12 American Psychological Association “Older adolescents do not have adult levels of judgment, impulse control, or ability to assess risks” (AMA, 2004, p. 4). “The very regions of their brains involved in governing these behavior-control capacities are anatomically immature” (AMA, 2004, p. 4). “High resolution structural and functional magnetic resonance imaging (‘MRI’) and other technologies (AMA, 2004, p. 10) have identified these immaturities. Brain Research Over the Last 15 Years Strongly Suggests PIM Has a Neurological Component 12

13 American Psychological Association Pruning (Beckman, 2004; Giedd et al., 1999) Myelination (Gogtay et al., 2004) Differential development of neurological networks (Steinberg, 2008) Changes in the way that specific regions of the brain respond to the environment (Galvan, 2006). The Adolescent Brain Develops Into The Adult Brain Via Several Processes 13

14 American Psychological Association Gray matter (in the boxes) is pruned from the frontal lobes of the brain between adolescence to adulthood. The larger box surrounds the prefrontal lobe, which controls judgment (American Bar Assn., 2004, adapted from Nature Neuroscience; also see Sowell, 1999)., 2006, Volume 29(3), p. 14

15 American Psychological Association Adolescents have a normative vulnerability to engage in impulsive, risky, and hedonistic misconduct. Adolescents are psychosocially and neurologically less mature than adults. The time courses for the resolution of these immaturities are depicted in various growth curves (see the last three figures and Figure 3 of Gogtay et al., 2004). Three Conclusions Are Apparent From The Foregoing Review 15

16 American Psychological Association A developmental perspective holds serious implications for applying the SVP criteria to JOSOs –A developmental condition is temporary and not an acquired or congenital condition. –JOSOs do not have impaired capacities because they were immature when they misconducted themselves. –JOSOs are a “moving population,” and tests do not reliably measure characteristics in moving populations. These Facts Indicate the Sexual Misconduct of JOSOs Reflects a Developmental Component 16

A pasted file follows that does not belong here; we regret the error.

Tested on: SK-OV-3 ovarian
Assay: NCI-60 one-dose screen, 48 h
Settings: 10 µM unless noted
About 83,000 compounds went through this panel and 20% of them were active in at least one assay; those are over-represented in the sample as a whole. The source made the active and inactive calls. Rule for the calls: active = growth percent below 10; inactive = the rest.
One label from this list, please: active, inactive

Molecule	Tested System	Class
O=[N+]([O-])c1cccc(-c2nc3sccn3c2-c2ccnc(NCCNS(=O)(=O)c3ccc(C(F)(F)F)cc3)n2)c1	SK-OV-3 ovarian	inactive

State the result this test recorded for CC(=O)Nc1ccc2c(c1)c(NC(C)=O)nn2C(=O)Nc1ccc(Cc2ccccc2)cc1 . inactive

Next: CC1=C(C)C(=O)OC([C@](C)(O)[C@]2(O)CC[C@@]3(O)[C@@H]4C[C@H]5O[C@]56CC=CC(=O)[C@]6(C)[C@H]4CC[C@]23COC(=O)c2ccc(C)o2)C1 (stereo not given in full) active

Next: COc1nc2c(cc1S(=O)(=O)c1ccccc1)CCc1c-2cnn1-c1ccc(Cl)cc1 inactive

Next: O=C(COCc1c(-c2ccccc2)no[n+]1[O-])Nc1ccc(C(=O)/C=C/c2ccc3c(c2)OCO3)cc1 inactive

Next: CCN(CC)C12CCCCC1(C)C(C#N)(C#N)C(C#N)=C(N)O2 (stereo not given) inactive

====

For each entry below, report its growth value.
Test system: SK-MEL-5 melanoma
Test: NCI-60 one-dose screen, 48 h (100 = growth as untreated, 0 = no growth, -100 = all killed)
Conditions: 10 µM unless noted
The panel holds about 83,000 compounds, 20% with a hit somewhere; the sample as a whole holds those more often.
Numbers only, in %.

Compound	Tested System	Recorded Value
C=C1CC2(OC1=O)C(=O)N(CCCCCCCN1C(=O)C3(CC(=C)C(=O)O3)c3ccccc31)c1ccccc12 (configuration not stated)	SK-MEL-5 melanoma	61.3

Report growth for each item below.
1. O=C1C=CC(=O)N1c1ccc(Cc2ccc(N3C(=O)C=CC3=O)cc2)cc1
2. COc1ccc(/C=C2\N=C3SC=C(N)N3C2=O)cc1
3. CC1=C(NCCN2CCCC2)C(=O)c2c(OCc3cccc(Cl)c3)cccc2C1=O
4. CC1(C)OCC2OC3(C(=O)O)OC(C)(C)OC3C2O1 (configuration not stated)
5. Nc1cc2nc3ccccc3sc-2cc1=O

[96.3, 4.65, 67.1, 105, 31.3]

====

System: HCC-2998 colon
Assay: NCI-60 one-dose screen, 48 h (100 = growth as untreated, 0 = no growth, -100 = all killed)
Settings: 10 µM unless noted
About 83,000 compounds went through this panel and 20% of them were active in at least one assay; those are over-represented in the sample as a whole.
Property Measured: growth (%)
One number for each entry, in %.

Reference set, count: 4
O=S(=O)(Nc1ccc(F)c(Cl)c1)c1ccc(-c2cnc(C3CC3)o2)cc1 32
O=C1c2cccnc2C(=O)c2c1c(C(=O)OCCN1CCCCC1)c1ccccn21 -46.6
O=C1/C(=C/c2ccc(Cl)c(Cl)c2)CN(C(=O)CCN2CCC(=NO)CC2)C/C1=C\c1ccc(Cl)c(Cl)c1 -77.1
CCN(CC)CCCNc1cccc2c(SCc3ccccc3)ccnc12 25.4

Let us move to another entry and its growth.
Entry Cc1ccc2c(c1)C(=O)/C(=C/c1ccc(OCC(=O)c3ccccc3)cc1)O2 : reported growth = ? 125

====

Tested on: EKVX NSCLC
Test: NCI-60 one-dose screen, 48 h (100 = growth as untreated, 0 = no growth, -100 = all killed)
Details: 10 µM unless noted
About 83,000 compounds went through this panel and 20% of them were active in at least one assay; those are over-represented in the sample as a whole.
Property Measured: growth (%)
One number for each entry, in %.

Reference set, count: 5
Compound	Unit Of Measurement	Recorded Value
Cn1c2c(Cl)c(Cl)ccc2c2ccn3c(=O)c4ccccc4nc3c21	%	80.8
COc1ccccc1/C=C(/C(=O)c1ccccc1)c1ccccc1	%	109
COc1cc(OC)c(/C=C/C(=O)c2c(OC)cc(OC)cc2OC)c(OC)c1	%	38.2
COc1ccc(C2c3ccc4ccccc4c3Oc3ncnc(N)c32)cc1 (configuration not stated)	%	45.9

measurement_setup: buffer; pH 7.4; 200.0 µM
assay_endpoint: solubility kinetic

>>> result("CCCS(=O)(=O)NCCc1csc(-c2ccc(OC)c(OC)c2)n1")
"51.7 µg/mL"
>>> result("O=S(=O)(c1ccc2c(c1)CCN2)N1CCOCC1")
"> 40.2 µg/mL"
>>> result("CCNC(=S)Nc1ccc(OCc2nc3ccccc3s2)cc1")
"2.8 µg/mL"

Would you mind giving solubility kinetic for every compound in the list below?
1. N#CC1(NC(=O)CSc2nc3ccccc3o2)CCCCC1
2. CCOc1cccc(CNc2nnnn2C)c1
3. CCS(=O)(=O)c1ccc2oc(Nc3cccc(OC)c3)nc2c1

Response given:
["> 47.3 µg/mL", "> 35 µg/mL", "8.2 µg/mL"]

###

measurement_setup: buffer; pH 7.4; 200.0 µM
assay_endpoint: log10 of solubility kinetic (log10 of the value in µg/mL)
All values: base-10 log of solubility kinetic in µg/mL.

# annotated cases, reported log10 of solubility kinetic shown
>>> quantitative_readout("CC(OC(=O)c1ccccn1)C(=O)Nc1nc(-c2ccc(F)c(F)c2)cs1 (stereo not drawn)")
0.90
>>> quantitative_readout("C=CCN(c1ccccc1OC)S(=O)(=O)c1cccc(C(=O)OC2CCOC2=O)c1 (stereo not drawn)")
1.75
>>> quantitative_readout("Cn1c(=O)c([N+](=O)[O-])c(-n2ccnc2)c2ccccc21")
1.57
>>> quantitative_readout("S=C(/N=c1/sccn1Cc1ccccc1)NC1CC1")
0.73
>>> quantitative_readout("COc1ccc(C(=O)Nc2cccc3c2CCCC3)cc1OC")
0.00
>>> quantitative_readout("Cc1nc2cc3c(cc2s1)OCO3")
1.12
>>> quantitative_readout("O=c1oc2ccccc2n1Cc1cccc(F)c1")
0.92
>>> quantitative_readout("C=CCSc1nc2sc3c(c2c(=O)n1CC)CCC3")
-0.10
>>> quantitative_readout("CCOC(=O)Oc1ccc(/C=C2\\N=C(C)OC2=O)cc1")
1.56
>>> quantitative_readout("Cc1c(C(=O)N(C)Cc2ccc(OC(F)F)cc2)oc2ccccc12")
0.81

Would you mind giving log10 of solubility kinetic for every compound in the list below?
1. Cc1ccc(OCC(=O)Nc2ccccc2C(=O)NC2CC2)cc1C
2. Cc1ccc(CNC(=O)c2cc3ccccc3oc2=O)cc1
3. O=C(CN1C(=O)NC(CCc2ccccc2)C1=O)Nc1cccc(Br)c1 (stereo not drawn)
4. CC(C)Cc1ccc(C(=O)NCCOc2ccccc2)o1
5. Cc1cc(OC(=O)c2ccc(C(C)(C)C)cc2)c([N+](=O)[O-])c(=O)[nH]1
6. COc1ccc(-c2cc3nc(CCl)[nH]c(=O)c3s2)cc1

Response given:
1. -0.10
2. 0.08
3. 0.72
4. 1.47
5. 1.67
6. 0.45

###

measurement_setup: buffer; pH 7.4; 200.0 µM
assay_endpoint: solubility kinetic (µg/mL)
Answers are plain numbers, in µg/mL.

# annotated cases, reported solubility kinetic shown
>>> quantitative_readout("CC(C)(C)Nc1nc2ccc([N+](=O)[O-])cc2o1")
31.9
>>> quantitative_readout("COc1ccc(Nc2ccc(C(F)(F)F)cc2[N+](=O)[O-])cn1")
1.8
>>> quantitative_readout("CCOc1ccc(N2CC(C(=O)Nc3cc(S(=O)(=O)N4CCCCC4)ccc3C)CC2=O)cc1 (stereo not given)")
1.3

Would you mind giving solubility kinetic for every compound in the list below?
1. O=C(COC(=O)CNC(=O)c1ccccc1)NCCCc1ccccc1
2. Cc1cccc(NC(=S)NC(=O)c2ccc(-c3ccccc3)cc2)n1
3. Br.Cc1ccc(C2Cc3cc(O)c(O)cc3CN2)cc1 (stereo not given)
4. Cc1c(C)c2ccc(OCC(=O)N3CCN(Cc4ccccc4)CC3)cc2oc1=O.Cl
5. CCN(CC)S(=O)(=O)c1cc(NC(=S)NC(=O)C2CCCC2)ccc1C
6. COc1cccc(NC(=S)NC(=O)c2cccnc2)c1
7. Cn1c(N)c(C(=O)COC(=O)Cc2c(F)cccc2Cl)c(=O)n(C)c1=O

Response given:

17 American Psychological Association SVP Evaluations of JOSOs Are Therefore Likely To Be Seriously Flawed Evaluators are also unable to accurately assess JOSOs in SVP cases because hypotheses about JOSOs based on the SVP theory have not been confirmed. Six such hypotheses are set forth in the next set of presentations. Three hypotheses focus on recidivism and three have more to do with diagnostic issues. 17

18 American Psychological Association 1. Juvenile Sex Offenders (JSOs) Should Have a High Sexual Recidivism Rate. They don’t. Caldwell (2009) calculated that the five-year sexual recidivism rate for 11,219 juvenile sex offenders from 63 different data sets was 7%. 18

19 American Psychological Association The Low Rate of Recidivism Among JOSOs is Accepted by the Professional Community. The 18-member Board of Directors from the Association for the Treatment of Sex Abuse (ATSA) alluded to this conclusion in a letter to the Chairs of the Judiciary Committees for the U.S Senate and House, stating that –“the vast majority of these youth remain free of sexual offense recidivism … low recidivism rates are a consistent finding across over five decades of follow-up research comprising over 30 follow-up studies.” 19

20 American Psychological Association 2. The Sexual Recidivism Rate for JSOs Should Exceed the Sex Offense Rate for Juveniles with Nonsexual Offenses. It Doesn’t. Caldwell (2007) compared the sex offense rates of 249 JSOs from secure facilities with the rates of 1,780 other juveniles offenders from such facilities. 7% of the JSOs were charged with a new sex offense during a 5-year period while this was the case for 6% of the non-sexual offenders. The rates are not significantly different. The next slide shows the recidivism curve for each group. 20

21 American Psychological Association JSOs Do Not Commit More Sex Offenses Than Juveniles Convicted of Violent Non-sexual Offenses. (Caldwell, 2007) 21

22 American Psychological Association 3. Factors That Predict Sexual Recidivism by Adults Should Predict JSO Recidivism. They Don’t. Researchers have correlated recidivism with risk factors for JSOs. This has also been done for ASOs. –Column 1 of the next slide lists factors that account for a significant % of the variance in recidivism among adults. –Column 2 reports the proportions (i.e., squared correlations). –Column 3 reports the proportions for JSOs. None of the adult factors predict JSO recidivism. Our paper cites the sources from which the proportions in the slide were calculated. 22